|Publication number||US5018527 A|
|Application number||US 07/226,066|
|Publication date||May 28, 1991|
|Filing date||Jul 28, 1988|
|Priority date||Aug 1, 1987|
|Also published as||CN1031280A, DE3810186A1, EP0302228A2, EP0302228A3, EP0302228B1|
|Publication number||07226066, 226066, US 5018527 A, US 5018527A, US-A-5018527, US5018527 A, US5018527A|
|Inventors||Werner Pfab, Michael Bergmann, Paul-Gerhard Fenzlein, Wolfgang Anderer|
|Original Assignee||Siegert Gmbh|
|Export Citation||BiBTeX, EndNote, RefMan|
|Patent Citations (4), Non-Patent Citations (4), Referenced by (18), Classifications (13), Legal Events (7)|
|External Links: USPTO, USPTO Assignment, Espacenet|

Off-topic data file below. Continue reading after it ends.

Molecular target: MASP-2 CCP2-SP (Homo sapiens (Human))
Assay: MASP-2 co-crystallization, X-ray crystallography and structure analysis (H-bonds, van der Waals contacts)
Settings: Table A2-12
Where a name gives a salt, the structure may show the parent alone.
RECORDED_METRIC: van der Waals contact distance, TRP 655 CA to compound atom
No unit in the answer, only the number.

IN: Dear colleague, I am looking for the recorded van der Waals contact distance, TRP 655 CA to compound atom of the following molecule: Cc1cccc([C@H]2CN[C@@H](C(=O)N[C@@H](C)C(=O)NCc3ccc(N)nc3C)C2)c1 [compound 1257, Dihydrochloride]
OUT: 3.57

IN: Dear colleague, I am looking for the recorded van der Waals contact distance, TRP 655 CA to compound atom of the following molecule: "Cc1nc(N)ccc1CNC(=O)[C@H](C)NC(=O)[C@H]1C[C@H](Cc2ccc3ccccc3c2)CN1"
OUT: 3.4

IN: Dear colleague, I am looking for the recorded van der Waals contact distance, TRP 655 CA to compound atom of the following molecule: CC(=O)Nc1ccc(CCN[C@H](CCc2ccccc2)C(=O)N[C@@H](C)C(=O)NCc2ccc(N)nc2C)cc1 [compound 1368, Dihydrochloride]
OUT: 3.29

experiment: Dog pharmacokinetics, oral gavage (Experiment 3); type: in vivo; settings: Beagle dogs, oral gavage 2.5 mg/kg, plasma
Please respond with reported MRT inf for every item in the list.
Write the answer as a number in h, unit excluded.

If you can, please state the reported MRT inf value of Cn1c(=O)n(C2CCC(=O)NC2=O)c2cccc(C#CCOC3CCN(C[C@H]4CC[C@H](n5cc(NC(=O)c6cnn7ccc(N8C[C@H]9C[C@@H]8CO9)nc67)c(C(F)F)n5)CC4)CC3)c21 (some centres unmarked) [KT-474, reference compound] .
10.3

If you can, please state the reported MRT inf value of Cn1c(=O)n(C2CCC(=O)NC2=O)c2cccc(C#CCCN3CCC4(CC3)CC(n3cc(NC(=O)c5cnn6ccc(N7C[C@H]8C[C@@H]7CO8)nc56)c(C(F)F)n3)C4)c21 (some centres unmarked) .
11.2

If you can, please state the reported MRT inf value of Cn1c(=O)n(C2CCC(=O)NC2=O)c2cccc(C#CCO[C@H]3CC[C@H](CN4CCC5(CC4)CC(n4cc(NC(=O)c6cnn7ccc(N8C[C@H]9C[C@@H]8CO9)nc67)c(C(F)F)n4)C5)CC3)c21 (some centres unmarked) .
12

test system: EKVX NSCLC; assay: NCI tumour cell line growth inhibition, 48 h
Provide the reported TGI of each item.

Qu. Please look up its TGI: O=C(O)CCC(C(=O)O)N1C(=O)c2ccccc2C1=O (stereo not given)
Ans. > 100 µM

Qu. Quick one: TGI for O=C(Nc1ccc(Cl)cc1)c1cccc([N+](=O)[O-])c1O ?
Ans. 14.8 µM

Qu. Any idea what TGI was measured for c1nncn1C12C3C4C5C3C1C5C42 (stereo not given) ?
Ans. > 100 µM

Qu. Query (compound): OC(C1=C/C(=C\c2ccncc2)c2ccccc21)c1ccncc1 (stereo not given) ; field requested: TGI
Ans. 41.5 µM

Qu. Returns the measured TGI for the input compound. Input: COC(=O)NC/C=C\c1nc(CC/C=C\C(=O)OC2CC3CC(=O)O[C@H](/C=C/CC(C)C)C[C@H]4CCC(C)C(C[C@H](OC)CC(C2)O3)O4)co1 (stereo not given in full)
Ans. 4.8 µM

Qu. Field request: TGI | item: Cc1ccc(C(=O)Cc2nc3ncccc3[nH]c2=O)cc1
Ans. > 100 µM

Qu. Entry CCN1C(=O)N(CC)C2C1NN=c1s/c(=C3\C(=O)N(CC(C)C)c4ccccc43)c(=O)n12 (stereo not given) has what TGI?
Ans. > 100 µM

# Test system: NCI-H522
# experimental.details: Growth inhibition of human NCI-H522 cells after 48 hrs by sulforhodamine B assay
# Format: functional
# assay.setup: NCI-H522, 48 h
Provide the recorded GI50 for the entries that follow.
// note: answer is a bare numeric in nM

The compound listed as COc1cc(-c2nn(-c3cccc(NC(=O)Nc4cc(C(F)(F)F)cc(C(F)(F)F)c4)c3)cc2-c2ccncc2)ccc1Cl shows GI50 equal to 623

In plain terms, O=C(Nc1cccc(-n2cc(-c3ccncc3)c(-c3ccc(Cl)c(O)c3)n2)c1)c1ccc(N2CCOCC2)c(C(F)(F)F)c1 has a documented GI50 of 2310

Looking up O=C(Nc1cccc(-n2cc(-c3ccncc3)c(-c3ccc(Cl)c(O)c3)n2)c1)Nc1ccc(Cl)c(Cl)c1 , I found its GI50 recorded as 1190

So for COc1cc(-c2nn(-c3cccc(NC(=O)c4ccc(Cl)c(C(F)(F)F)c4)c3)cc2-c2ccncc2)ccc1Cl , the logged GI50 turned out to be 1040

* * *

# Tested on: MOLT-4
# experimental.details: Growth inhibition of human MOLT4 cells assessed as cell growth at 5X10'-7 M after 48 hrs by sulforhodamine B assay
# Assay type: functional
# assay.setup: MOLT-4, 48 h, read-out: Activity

The invention is directed first to a sensor for measuring ionic activity by means of ion-selective membranes and associated shunts or leak conductances. Such an ion-selective membrane comprises a PVC base structure into which ionophori which are selected in accordance with the ions to be measured are introduced in determined quantitative ratios. Ionophori (called in German Ionophore) is used here as the plural of "ionophorus". Such ionophori are chemical compounds of a very particular structure which are known from the prior art. According to the quantity of active (free) ions, a certain phase boundary potential is formed at the membrane and toward the shunt contacting the membrane. This phase boundary potential can be viewed as the electromotive force (EMF) of an electrochemical half cell and is a measurement for the measured ionic activity. Ionometric sensors are known for carrying out serum and whole blood analysis in the area of a patient being tested bedside monitoring and in the laboratory. The blood, whose ionic activities are to be measured, is removed as a specimen (i.e., invasively) and introduced in the ionometer, wherein it is conducted past a series of membranes, (i.e., a flow-type electrode). It is disadvantageous that such an ionometer is suitable only for the very particular application described above, and that a determined quantity of whole blood (at least 2 to 3 ml) must be drawn from the patient for each measurement. This is particularly stressing for anemic (dialysis) patients and children. Moreover, there is an acute risk of infection, in principle, for the personnel every time blood is removed (particularly hepatitis B and AIDS).